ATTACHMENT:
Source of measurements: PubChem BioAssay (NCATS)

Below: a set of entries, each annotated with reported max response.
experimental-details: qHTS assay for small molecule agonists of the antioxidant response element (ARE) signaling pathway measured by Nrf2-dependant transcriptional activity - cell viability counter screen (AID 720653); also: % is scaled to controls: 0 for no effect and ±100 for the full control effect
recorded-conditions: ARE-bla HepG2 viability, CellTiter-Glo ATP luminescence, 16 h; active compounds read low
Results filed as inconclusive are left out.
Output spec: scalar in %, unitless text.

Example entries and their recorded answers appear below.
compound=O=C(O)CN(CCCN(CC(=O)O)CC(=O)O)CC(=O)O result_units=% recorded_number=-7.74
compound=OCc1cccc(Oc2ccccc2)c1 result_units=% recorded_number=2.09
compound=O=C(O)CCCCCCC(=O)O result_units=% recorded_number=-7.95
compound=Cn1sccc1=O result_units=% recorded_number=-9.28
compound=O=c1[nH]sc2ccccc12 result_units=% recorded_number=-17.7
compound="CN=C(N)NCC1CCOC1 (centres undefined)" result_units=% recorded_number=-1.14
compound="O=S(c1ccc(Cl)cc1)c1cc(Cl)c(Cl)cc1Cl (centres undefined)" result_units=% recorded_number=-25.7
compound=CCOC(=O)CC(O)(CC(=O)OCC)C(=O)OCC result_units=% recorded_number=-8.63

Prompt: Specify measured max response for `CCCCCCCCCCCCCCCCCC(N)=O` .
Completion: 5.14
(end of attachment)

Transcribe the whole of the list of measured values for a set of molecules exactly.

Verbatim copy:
Source of measurements: PubChem BioAssay (NCATS)

Below: a set of entries, each annotated with reported max response.
experimental-details: qHTS assay for small molecule agonists of the antioxidant response element (ARE) signaling pathway measured by Nrf2-dependant transcriptional activity - cell viability counter screen (AID 720653); also: % is scaled to controls: 0 for no effect and ±100 for the full control effect
recorded-conditions: ARE-bla HepG2 viability, CellTiter-Glo ATP luminescence, 16 h; active compounds read low
Results filed as inconclusive are left out.
Output spec: scalar in %, unitless text.

Example entries and their recorded answers appear below.
compound=O=C(O)CN(CCCN(CC(=O)O)CC(=O)O)CC(=O)O result_units=% recorded_number=-7.74
compound=OCc1cccc(Oc2ccccc2)c1 result_units=% recorded_number=2.09
compound=O=C(O)CCCCCCC(=O)O result_units=% recorded_number=-7.95
compound=Cn1sccc1=O result_units=% recorded_number=-9.28
compound=O=c1[nH]sc2ccccc12 result_units=% recorded_number=-17.7
compound="CN=C(N)NCC1CCOC1 (centres undefined)" result_units=% recorded_number=-1.14
compound="O=S(c1ccc(Cl)cc1)c1cc(Cl)c(Cl)cc1Cl (centres undefined)" result_units=% recorded_number=-25.7
compound=CCOC(=O)CC(O)(CC(=O)OCC)C(=O)OCC result_units=% recorded_number=-8.63

Prompt: Specify measured max response for `CCCCCCCCCCCCCCCCCC(N)=O` .
Completion: 5.14